With rapid-fire enthusiasm, I told of the mic drop moments where we pushed and pulled and advocated as if we had indeed gone to law school and how eventually we came out on top. The meeting commenced with an emphatic (only in my brain of course) “How you like me now?” transitory sense of relief. Thankfully, there was no one in line behind me when the unsuspecting clerk asked about my day.
As a result, she listened, intently, and then she thanked me. Turns out her daughter has an IEP, too, which in turn sheds light on another trait of the special needs mom brain: You are magnetically drawn to your kind. You find each other in the store, across the globe, from blogs to baristas. You are a tribe without a name and that brain of yours is a magnificent machine of mayhem and wonder!
Are my other kids getting enough attention? I hope so. Are my other kids learning how to be compassionate, inclusive individuals? I know so. And there in lies the balance of it all. For every void, there seems to be a unique gift experienced through the intermingled mind of the special needs mom brain. Tiny victories become monumental achievements because they are hard-fought and remind you to remain faithful. On the other side of loss is life, and it is a life felt so intently that you laugh louder, fight harder, and dig deeper.
But if only I could earn Fitbit points for the moving parts of my brain. Before children, my tendency to overthink was a burdensome pastime, but now I am convinced it could be the superpower that fuels my bustling brain cells.
Paid the tutor (check). Rescheduled endocrinology (check). Forwarded referral to neurological ophthalmology (on it). Request sent to teacher for extra work (done). Music lessons (booked). Taekwondo badge sewn to uniform (Ha! Orders iron-on patches). Seven minutes to yourself (also known as a shower). Homework (check). Feed the ravenous masses (they clearly must not eat at school). Make invisible lines through an imaginary list. Add breathe to the list.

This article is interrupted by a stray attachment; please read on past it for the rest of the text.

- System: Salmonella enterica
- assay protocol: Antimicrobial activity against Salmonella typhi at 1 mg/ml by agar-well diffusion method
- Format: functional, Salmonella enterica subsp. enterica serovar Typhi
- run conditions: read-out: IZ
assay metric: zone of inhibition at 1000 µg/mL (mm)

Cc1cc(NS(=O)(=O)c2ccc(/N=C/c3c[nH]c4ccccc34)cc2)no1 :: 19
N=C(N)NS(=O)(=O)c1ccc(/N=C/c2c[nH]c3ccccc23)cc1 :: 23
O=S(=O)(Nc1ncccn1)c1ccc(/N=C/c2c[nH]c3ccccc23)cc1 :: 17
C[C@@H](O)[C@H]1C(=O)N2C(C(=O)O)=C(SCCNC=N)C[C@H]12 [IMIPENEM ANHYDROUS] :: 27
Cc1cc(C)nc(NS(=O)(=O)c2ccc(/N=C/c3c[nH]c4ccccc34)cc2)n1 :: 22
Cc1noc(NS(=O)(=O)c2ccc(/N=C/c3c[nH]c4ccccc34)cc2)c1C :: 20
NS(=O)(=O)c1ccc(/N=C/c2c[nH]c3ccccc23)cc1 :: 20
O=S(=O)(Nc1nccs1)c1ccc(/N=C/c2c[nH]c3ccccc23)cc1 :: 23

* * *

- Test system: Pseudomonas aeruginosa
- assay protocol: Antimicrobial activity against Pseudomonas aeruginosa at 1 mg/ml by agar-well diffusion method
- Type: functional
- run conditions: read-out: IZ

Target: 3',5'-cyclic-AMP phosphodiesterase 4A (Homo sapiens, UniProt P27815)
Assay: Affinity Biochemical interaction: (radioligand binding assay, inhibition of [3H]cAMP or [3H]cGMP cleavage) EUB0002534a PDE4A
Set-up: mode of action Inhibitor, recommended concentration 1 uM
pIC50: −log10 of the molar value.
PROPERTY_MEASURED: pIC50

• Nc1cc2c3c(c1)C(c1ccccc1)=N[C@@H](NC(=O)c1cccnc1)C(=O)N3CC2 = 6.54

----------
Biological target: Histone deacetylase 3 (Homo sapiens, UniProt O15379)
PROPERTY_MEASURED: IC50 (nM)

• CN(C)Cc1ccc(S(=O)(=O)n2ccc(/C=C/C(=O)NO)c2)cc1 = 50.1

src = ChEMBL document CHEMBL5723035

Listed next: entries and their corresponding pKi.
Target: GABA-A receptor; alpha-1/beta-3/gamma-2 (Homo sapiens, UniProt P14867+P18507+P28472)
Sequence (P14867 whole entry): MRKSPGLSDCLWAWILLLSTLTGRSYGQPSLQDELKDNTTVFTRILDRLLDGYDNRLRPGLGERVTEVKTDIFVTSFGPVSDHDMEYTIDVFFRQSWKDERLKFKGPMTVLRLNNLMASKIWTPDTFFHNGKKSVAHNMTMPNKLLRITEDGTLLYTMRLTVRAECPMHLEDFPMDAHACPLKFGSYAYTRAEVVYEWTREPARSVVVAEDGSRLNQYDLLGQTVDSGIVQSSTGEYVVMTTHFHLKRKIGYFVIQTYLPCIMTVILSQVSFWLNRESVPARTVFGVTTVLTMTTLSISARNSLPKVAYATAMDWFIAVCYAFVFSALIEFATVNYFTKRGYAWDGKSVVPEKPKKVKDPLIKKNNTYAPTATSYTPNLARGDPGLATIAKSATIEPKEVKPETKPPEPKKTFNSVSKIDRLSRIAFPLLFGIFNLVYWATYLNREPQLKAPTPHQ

Recently my husband says he found a 21-year old who has the same condition as our son. He is happy, and he is whole, and on his website he encourages parents to never give up. I can see a sense of ease wash over my husband when he shares this news because the special needs dad brain is working on overdrive too.
The young man does mention that because of a late diagnosis he didn’t get a lot of intervention that he wishes he had, and suddenly I want to contact him. He is seemingly doing fine without me, but I want to see if he needs anything. After all, I have read up on all the new research. My brain is a vault of scientific, stem cell, environmental, nutritional, therapeutic data, and at the core, I am a mom who is certain my heart can expand to the outer limits of the entire universe.
Which reminds me to remind my husband he needs to get a vasectomy because I have plans to adopt every child with a rare condition, and it’s already Wednesday and we haven’t had my weekly talk about either of our reproductive organs yet. Like that wayward womb of mine with a mind of its own that I talk to and talk about until we finally conclude that in me grew a perfect little human destined to change the face of humanity. Because his smile, the one he willingly gives to anyone he meets, the one that calms the chaos, the one offering up the anecdote for any brain waves of doubt, can assuredly save the world.